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The course was inverted this year, as the tide was coming in (it’s always much better to start against the tide), so the race started in front of the Piazza San Marco, proceeded at a great rate toward Sant’ Elena, where the boats rounded the buoy and headed toward the finish at the Arsenal. The first two boats are already battling it out, while the team on the pink boat is probably discussing what to give their girlfriends or wives for Christmas. Not much else to talk about back there.

I’m sorry we can’t hear what opinions the teams on the first two boats are sharing with each other. Believe me, there can be as many insults yelled at your teammates as at your opponents, even if you’re in the lead.

As you know, every December 4 (for the past 16 years now) the gondoliers who are ex-sailors organize a regata in honor of the patron saint of the Navy: Barbara.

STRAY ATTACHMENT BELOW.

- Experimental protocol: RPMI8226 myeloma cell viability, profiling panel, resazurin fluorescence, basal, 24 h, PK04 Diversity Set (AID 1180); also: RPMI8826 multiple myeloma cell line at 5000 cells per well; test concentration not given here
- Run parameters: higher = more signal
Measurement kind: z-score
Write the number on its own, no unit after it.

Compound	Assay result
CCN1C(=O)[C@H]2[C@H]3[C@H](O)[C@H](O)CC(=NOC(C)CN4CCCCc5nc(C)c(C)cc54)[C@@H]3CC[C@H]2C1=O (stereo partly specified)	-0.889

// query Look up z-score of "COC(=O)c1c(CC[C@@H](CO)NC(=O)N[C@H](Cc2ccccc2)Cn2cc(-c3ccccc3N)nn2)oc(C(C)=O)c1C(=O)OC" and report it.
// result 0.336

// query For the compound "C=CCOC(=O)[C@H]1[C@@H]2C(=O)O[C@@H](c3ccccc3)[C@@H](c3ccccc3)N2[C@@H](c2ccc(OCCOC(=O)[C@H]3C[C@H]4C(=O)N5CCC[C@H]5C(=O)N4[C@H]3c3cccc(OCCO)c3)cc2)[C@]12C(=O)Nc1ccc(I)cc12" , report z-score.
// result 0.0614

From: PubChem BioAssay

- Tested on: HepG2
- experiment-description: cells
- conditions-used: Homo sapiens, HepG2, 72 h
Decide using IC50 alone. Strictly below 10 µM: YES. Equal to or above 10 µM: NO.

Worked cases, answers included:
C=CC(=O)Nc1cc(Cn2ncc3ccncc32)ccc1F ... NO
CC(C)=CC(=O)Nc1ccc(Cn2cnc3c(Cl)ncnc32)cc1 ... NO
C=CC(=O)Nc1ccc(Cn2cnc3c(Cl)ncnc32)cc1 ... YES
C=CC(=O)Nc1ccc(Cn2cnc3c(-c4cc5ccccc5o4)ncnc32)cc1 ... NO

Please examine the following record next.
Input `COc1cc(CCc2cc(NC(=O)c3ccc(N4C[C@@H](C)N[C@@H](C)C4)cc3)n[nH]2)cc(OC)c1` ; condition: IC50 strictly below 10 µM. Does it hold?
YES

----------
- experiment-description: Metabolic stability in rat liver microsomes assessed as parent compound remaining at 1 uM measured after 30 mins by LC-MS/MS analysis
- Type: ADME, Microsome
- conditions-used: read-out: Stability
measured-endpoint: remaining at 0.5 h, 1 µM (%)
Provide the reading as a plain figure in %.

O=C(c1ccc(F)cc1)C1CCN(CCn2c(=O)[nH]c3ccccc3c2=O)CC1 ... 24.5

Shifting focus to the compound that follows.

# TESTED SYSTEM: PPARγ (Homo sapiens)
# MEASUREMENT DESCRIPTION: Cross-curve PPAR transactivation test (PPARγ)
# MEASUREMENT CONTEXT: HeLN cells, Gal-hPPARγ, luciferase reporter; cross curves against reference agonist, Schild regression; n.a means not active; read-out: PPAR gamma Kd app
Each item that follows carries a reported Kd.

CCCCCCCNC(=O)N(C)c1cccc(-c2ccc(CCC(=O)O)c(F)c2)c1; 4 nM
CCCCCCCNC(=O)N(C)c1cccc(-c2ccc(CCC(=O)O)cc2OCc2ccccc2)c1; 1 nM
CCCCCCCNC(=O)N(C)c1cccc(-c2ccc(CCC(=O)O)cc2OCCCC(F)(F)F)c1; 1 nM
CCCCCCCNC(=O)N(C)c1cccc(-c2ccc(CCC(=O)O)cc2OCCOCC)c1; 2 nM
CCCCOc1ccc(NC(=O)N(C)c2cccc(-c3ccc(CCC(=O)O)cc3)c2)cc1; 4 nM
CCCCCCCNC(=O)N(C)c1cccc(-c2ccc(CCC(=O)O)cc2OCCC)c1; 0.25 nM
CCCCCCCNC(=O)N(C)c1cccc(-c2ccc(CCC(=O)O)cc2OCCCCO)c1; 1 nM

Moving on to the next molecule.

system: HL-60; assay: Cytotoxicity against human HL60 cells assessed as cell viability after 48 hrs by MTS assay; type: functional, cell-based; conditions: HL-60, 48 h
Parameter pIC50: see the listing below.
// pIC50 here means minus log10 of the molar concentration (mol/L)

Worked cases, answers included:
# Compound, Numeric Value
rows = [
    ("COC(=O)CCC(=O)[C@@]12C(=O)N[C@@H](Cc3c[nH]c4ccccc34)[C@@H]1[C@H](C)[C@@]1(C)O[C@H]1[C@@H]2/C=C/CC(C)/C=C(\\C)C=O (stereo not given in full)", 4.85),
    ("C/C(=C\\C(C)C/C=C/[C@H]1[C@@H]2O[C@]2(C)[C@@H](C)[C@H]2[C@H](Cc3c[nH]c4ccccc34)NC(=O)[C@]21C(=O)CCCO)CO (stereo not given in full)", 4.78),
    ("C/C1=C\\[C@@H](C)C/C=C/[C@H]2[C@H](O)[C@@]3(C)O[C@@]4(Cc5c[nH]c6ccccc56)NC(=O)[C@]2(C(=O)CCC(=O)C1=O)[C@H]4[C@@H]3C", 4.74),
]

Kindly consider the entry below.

This year, seeing that the supply of willing gondoliers and/or ex-sailors is shrinking, each caorlina carried the usual one (1) student from the Morosini Naval School, four (4) gondoliers and one (1) fireman.  Barbara is also patron saint of firemen, as well as miners, artillerymen, and just about anybody who uses substances which explode.

Gondoliers also tend to explode when things don’t go right, as witnessed by the reaction of Franco Dei Rossi (nicknamed “Strigheta”) when his orange caorlina was cheated of its obviously well-deserved fourth place and consequent blue pennant.  He used Ugly Words to the race judge, which was unfortunate; it was also too bad that many people could understand — nay, shared — his sentiments, as most naked eyes had seen his boat cross the finish line fourth.

All would seem to be obvious from this vantage as the four boats we see here cross the line (orange in the background). Unfortunately, I didn’t include the yellow boat in this shot, and it was coming up fast on my left. The judge says it was faster than orange. I just don’t know anymore.